Tax Efficient Digest – 2nd Feb 2017

In the case of entrepreneurs selling shares in a company, which they have acquired over time, and in some cases, close to the current sales date…will all of the shares qualify for Entrepreneurs’ Relief (ER)?

The basics on Entrepreneurs’ Relief on share disposal

Entrepreneurs’ Relief applies to a capital gain made from the sale (or transfer) of a business – the tax rate is reduced from the usual maximum of 20% (higher rate tax payer) to just 10%. There are several conditions that must be met for at least one year prior to selling your shares:

  • You’re an employee or office holder of the company (or one in the same group)
  • The company’s main activities are in trading (rather than non-trading activities like investment) – or it’s the holding company of a trading group

Either of the following must also apply for at least one year before you sell your shares:

  • You have at least 5% of shares and voting rights in the company – if they’re not EMI shares
  • you were given the option to buy them at least one year before you’re selling them – if they’re EMI shares

One main condition is that the shares must have been owned by the individual for at least twelve months ending on the date of sale.

Case study

Mr Smith is a director and shareholder and has acquired shares over time from other shareholders: 15% in 2011, a further 25% in 2013, plus another 5% in 2014 and 20% later in 2016.

An offer was received and contracts completed to sell the business in January 2017, so shares (20%) purchased later in 2016 had not been owned by Mr Smith for one year by the time the sale occurred.

So, will the 20% holding and gain on these be subject to 20% CGT?

No – because the ER rules say that so long as an individual owns at least 5% of a company’s ordinary share capital for at least the twelve months ending at the date of sale, then all the shares owned at that time, whenever they were bought, qualify for ER. Subject, of course, to the other conditions referred to above being met. So, owing to Mr Smith’s earlier purchases, he has owned significantly more than 5% of the company prior to its sale in 2017.

The above case study highlights that so long as commercially viable and sensible (to the purchaser), slowing down the sale process to ensure that the threshold of at least 5% of a company is held for at least twelve months prior to sale may save significant amounts of CGT.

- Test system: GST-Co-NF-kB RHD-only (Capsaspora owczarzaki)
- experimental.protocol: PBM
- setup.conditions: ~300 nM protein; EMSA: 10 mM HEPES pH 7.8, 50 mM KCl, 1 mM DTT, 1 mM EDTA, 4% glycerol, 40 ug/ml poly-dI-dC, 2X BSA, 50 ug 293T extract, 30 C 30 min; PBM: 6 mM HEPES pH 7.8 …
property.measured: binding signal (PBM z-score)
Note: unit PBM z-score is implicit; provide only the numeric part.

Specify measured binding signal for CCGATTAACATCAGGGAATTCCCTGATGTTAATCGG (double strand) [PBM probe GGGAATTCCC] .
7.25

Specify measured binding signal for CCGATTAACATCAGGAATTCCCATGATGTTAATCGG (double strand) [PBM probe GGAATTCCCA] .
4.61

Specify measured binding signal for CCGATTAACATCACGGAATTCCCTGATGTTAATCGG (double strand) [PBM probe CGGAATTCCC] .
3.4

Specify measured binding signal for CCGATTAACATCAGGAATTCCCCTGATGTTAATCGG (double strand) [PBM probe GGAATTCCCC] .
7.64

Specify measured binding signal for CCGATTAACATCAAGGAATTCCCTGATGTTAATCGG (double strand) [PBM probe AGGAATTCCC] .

Spouse transfers

Where a married couple both own shares in the company being sold and one spouse owns less than 5% of the shares or fails to meet one of the other conditions for ER, and their spouse meets all the ER conditions, the spouse that does not qualify can transfer their shares to the other before the sale.  Thus, the combined shareholding will qualify for ER on sale rather than just part of it potentially resulting in a significant CGT saving.

Christian Elmes, Partner

Christian Elmes trained at PwC and qualified as a chartered accountant in 1999, before moving to Morgan Stanley (2000-2002) as Associate in the Investment Banking Division (IBD).

He was appointed Director of Finance, Teather & Greenwood Investment Management in 2002 and moved with the Tax Efficient Solutions team to Smith & Williamson in 2004, becoming Deputy head of the department. He left to co-found Enterprise in 2011.

Over the last ten years, Christian has been responsible for developing a number of tax efficient products, particularly Enterprise Investment Schemes (EIS). He is able to lead on tax efficient product development from inception through to completion, because of his financial and tax background and commercial experience.

Christian is competent across a broad range of sectors including, leisure and hospitality, media, property and renewable energy.

Christian is a non-executive board member to a number of leisure and hospitality companies, Casper & Cole Ltd, Wright & Bell Ltd, Ruth & Robinson Ltd, Camm & Hooper Ltd and Darwin & Wallace Ltd.

Leave a Reply